And Jesus’ commitment to non-violence is not a contentious point, as some would claim. For the first three centuries of its existence, up until Constantine brings Christianity into the political realm, an explicit commitment to non-violence is the defining characteristic of the church. It is clear from the writings of the period that there is an active belief that Jesus expressly forbade violence. Non-violence is the value that underpins the ethics of early believers – there is no avoiding that fact. If we are to accept penal substitution as a valid model, then the issue of its incompatibility with Jesus’ non-violence needs to be satisfactorily addressed.
5) The early church did not believe in penal substitution. Penal substitution has its origins in the 11th Century writings of Anselm of Canterbury and finds its refinement in the work of the Protestant Reformation theologians, primarily Luther, Calvin and Zwingli. The early church most likely held to a Christus Victor atonement model, as is evident in the atonement theologies held by the Eastern Orthodox churches, which are the only churches that can trace a direct line back to the early church. In this model, Jesus – by his death – ransomed humanity from “the powers and principalities” that held us captive. What constitutes “powers and principalities” is open to debate, but the gaoler from which Jesus ransoms us is certainly not God.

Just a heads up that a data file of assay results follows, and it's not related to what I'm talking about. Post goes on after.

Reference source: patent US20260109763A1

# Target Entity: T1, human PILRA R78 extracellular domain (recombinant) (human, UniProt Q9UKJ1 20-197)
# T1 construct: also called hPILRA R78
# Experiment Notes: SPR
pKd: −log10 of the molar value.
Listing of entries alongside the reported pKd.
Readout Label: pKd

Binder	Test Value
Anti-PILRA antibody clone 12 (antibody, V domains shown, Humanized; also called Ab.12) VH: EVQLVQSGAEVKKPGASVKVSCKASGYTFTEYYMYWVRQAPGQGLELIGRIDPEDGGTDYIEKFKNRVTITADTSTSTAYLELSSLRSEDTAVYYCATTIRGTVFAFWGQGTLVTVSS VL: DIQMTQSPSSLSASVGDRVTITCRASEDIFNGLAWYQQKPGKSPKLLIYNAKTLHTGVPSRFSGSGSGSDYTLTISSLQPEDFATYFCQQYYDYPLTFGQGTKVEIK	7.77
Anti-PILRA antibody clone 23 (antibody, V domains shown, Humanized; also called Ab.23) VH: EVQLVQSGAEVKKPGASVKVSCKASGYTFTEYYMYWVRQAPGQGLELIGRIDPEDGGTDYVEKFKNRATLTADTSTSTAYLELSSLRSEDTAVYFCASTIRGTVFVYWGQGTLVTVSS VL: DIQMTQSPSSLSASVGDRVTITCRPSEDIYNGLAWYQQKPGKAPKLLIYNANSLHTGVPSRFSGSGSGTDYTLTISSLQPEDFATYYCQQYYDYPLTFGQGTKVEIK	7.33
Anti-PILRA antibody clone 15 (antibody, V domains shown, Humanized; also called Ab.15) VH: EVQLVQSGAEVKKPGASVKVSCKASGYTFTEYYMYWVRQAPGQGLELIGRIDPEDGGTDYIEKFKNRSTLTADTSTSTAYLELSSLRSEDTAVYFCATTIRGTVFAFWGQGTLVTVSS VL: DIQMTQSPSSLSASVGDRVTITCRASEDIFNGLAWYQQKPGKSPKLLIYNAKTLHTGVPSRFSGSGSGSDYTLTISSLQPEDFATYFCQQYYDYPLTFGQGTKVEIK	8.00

There is an onus on adherents of a penal substitution understanding of the atonement to explain why we should believe this comparatively recent atonement theory over the substantially older ones held by the Eastern Orthodox church and, most likely, by the early church. Certainly, the Christus Victor way of thinking is more explicitly identifiable in the gospel accounts and the other New Testament writings than penal substitution – which can only be read inferentially from select passages – is.